Tropical fish find important for research - expert

time:2023-06-02 16:52:51source:BBC News (British Broadcasting Corporation) author:Press center9

The discovery of a dead sunfish on a Norfolk beach is "incredibly important" to scientists studying the biggest bony fish in the world and potential climate change links, an expert said.

The juvenile fish, measuring about 1.5m (5ft), appeared on North Beach in Great Yarmouth last weekend.

Adults can grow to 4m (13ft) and weigh up to two tonnes.

Dr Ben Garrod, from the University of East Anglia, said four had washed up in a year but the reason was unknown.

"Sunfish are one of the most weird but iconic fish in the sea," the professor of evolutionary biology and BBC science presenter said.

The species - Mola mola - is the largest bony fish and generally lives in temperate and tropical waters.

Katherine Hawkes photographed the sunfish on the Norfolk beach on New Year's Day and said at first she did not know what she was looking at.

"Then I realised I'd once seen a sunfish swimming but they are rare at this time of the year," she said.

(Source: Marine Conservation Society)

At about 1.5m from the top to bottom fin, Dr Garrod said this was "the largest we've seen... in the last few years".

"But it's still a baby compared to the size of the adults," he added.

This is the fourth he had been told had washed up on Norfolk's beaches in the past 12 months, three of which have been examined at the UEA.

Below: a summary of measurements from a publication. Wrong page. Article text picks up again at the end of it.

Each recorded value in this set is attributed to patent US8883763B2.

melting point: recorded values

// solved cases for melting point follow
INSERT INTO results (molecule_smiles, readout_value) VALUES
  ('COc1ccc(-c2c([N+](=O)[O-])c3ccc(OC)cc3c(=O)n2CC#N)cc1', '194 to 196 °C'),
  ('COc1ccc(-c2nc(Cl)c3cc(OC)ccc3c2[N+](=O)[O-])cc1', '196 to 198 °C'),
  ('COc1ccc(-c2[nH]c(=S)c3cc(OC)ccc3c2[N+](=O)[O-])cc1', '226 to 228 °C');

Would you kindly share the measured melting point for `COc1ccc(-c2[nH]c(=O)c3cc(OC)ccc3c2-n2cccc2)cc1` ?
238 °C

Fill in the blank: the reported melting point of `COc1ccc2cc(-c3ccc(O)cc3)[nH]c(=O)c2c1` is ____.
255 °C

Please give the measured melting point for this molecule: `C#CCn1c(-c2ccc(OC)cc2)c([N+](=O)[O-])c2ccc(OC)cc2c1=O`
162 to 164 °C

"We don't know why they died and this is an ongoing research project, but it's incredibly important as we know so little about them," he said.

"I know they have washed up on the Norfolk coast - maybe once every 10 years - but to have four in the last 12 months is really interesting.

"We don't have the evidence to say it's related to climate change but no-one's denying the oceans are changing."

Prof Heather Koldewey, senior marine technical advisor at the Zoological Society of London, agreed.

"A single observation of one fish makes it hard to jump to a big conclusion around climate change, especially as occasionally dead sunfish have been recorded in previous winters off the UK coast," she said.

"However, as sea temperatures change, we are seeing the distributions of many marine species change.

"There have been more sightings of sunfish in the summer in the southwest of the UK, for example, which may be more indicative of climate-driven changes."

A spokesperson from the Norfolk Wildlife Trust said: "Sunfish are such a unique species to see here in Norfolk. It's unusual for them to be found on our coastline, as they tend to thrive in much warmer waters.

"Despite this, a number of sunfish have been found along the Norfolk coast [recently].

"The fish are likely to have been following jellyfish - their preferred food source - and found themselves in difficulties in the much colder waters of the North Sea.

"Seeing unusual species such as sunfish here in Norfolk appears to be becoming more common, and could be linked to climate change and warming seas."

Joint marine recorder for Norfolk, Rob Spray, said: "We do look for trends, and as the climate changes we look for species that are increasing - and the North Sea is a pocket within reach, but a lost migrant like this one has come to the end of what it can survive in."

Dr Garrod added: "While it's sad to see that any animal dies, having sunfish here is unusual, exciting, and very interesting."

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